Television channels in our region of the country run many commercials featuring teachers. One about charter schools is compelling. One by the NEA is uplifting. Some about STEM programs are encouraging. There is, however, one in particular that annoys us. It features a harried looking female teacher standing in her elementary classroom. Of course, it correctly represents the gender of the majority of teachers of young children. Also in this commercial are a dozen or so children, energized and active. Of course, it correctly represents students as racially diverse. You might like them to be participating in a rich learning environment. But, no...these children are engaged in off task, scattered chaos. They are throwing things at each other, hitting each other, one is actually sitting in a fish tank. When one finally grabs the teacher’s cell phone, you discover she is thinking about her upcoming vacation. She is hoping to escape this horrible working environment and land on a beach where she can get a massage.
This is the image some marketing professional and the business they represent chose to portray about a teaching professional and about education. It is appalling. Where does this come from and why isn’t there some outcry from somebody about how inaccurate and offensive it is? Is this a believable image to the general public? In a not so subtle way, it encourages those who feel public schools are failing and the failure is the fault of teachers who are overpaid and who under perform. No parent would want their child in the classroom of this 31 second ad. No educator can feel respect when they observe this image of their profession.
Contrast this with a story from a recent national CBS news report. Of course, the news was filled with eclipse stories from the “totality path” and this was one of them. The students who shared a physics class 50 years ago in Maryland used the eclipse as a motivation for a reunion in Wyoming with their former teacher. Now, a highly educated group f professionals themselves, they gathered with their old teacher to acknowledge that he continues to inspire and teach them. In the interview, his pride in those successful adults was palpable. The story captured respect, a lifelong long joy for learning and, yes, it revealed the love one holds for teachers who make a positive difference in our lives. At the end of the story, the reporter asked the now elder teacher if these were “his kids”. He responded “yeah, yeah”.
That’s the truth very great teacher lives. The students who pass every year through our classroom doors become our kids. They work their way into the fabric of our lives. We remember them, their names, where they sat in our rooms and we have stories about them. Those are the best teachers and we wish each child had one of them every year for every subject. Can a leader make that happen? No, probably not, but a leader can certainly impact the possibility that each child has as many teachers like that as possible.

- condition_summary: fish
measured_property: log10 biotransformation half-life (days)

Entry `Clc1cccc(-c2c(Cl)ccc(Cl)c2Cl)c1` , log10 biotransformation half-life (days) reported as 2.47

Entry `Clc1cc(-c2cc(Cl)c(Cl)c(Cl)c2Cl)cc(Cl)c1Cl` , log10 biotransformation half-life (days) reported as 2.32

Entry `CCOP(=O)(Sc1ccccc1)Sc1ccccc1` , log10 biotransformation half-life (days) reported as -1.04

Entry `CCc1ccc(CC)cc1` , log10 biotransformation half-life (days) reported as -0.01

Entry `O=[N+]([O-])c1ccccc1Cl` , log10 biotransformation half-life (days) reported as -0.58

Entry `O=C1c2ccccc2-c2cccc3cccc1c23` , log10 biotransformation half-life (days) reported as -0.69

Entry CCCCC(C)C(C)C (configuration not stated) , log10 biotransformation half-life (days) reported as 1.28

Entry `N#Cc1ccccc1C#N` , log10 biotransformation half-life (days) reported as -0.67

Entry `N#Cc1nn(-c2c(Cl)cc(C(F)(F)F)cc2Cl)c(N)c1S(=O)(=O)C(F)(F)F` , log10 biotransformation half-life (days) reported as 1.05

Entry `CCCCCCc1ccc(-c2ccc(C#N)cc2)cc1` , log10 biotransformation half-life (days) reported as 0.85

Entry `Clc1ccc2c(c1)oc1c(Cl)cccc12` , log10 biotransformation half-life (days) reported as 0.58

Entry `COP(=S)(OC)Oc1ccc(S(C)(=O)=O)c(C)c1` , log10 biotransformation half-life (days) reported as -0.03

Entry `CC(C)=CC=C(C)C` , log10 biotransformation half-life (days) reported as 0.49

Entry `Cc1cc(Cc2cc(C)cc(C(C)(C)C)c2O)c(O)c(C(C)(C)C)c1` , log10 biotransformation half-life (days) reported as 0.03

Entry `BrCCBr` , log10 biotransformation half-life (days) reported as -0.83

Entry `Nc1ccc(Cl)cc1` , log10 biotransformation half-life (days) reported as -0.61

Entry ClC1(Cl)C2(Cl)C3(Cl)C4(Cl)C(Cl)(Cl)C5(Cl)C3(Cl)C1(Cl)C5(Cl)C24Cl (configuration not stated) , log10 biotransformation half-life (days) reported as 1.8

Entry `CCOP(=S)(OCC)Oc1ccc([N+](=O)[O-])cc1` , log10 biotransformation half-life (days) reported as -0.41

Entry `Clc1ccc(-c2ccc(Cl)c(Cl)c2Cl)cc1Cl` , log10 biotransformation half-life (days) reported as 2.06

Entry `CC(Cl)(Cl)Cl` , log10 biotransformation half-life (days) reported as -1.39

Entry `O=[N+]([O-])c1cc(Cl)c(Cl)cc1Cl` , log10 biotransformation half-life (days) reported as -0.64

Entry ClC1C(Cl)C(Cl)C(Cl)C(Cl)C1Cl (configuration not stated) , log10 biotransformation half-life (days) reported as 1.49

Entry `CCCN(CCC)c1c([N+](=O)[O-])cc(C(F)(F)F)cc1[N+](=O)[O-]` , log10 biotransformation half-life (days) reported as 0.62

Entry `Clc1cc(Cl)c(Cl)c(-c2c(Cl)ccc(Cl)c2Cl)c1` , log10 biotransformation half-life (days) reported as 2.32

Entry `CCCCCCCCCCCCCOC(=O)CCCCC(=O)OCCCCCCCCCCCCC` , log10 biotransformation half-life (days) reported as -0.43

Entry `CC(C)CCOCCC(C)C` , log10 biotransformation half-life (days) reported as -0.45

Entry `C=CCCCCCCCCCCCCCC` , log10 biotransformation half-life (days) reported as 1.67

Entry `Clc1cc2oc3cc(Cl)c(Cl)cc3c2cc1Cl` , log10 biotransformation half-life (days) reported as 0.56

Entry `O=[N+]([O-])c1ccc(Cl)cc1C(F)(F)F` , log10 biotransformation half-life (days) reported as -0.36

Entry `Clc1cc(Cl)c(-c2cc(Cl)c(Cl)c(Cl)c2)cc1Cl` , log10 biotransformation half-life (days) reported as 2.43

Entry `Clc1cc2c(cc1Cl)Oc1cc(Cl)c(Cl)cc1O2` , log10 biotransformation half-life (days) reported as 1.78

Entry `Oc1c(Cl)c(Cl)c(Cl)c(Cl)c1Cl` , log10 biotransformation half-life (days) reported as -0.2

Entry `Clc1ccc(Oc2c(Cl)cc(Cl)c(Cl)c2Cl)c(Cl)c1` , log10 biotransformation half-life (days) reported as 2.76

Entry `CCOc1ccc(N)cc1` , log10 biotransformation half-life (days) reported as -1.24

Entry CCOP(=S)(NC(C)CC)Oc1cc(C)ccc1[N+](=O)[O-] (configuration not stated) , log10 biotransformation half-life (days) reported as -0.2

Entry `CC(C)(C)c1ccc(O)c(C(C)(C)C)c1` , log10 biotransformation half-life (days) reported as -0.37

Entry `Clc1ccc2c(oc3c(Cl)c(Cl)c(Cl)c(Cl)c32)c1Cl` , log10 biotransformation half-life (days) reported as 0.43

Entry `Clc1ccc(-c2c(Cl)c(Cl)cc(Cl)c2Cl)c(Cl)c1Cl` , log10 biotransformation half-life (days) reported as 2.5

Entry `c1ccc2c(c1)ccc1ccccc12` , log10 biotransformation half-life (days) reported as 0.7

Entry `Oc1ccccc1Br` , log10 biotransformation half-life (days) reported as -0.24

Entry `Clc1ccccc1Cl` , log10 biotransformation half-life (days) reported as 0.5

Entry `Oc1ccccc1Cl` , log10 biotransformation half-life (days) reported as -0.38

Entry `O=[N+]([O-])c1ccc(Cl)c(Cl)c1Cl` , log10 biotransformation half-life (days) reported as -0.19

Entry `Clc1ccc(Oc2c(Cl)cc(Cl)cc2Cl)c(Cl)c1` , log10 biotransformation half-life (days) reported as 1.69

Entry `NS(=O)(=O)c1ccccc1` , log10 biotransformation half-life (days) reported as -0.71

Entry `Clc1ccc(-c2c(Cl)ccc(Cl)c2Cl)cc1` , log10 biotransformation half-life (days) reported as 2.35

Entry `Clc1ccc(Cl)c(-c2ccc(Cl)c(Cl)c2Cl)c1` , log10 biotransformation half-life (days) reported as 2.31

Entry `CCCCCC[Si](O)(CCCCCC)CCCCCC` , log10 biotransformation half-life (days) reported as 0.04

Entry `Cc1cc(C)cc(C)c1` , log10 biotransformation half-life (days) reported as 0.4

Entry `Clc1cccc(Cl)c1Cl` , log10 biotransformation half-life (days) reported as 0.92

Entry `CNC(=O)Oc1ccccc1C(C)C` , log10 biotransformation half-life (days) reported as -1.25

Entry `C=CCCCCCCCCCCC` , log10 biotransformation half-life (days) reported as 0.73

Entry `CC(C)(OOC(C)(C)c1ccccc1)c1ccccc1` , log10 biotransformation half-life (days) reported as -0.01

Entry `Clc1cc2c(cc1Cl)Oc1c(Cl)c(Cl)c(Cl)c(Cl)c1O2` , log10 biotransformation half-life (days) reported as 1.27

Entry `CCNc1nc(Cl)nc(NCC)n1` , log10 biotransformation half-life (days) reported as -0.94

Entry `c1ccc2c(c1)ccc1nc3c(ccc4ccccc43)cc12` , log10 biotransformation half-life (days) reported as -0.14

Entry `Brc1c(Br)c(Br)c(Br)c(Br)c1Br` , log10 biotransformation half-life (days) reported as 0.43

So why are we writing about this today? Because we know schools are opening and a new year is beginning across the country. Teachers are returning to their classrooms and leaders are thinking about and delivering their orientation day remarks. Most leaders have, themselves, also been teachers. They know that some days can be really hard and they remember the days when they were frustrated. But, they also know the better days, the ones that captured a light in a child’s eye or the joy of stellar test marks that made a difference in a college acceptance or a performance that was memorable. They also know that teachers come back each year with hope.
On those orientation days, leaders need to tap into that hopefulness and lift it up.This year when we are on the train or driving the car to school, let’s think about one kind of power leaders have... the power to create messages. Don’t sink to the place where the first day messages are all about the new regulations or about the latest testing programs. Don’t let it be only about a new schedule or reporting process. A message like that can extinguish hopefulness and cause the conversation as teachers walk out to the room to be captured as “more of the same”. We can use these days to call out the best among us, to identify the stories of our graduates that not everyone knows...but you do and you know which teachers made the difference. We can also tap into our resources and become inspirational. We each can do that if we try.
We can create the image and give the message of the highest achievement and the vision of each and every classroom. We cannot abdicate to those who see us as the least among us. The leader lifts. The leader offers respect and demands it for teachers who are deserving by the way they live and work. That’s the way a year should begin. Not hoping for a longer summer vacation nor looking forward to the next one but ready, willing, and more than able to lift every child, one at a time and one class at a time for a lifetime.
Photo by Hongqi Zhang courtesy of 123rf
The opinions expressed in Leadership 360 are strictly those of the author(s) and do not reflect the opinions or endorsement of Editorial Projects in Education, or any of its publications.